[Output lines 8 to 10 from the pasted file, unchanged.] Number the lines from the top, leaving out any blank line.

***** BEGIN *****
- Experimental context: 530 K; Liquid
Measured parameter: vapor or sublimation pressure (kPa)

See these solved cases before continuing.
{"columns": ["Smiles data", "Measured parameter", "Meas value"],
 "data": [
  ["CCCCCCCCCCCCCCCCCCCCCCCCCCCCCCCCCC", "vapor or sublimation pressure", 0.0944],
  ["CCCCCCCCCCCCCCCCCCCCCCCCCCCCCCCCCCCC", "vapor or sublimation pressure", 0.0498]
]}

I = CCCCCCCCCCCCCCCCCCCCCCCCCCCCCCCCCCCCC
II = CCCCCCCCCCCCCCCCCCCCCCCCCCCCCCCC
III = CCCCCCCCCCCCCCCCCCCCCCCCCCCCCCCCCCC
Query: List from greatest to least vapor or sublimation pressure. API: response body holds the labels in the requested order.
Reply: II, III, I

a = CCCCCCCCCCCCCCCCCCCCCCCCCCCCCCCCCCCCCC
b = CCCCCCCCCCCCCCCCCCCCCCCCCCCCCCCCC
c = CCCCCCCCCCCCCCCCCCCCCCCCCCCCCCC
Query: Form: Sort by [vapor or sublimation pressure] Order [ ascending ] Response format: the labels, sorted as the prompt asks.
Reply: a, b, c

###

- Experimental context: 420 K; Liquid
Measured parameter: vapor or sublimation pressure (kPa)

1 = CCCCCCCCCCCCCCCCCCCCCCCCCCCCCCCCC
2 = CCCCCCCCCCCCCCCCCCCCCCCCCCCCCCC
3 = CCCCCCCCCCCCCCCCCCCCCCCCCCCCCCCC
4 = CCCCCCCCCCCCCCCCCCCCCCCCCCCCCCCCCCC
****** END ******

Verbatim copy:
]}

I = CCCCCCCCCCCCCCCCCCCCCCCCCCCCCCCCCCCCC
II = CCCCCCCCCCCCCCCCCCCCCCCCCCCCCCCC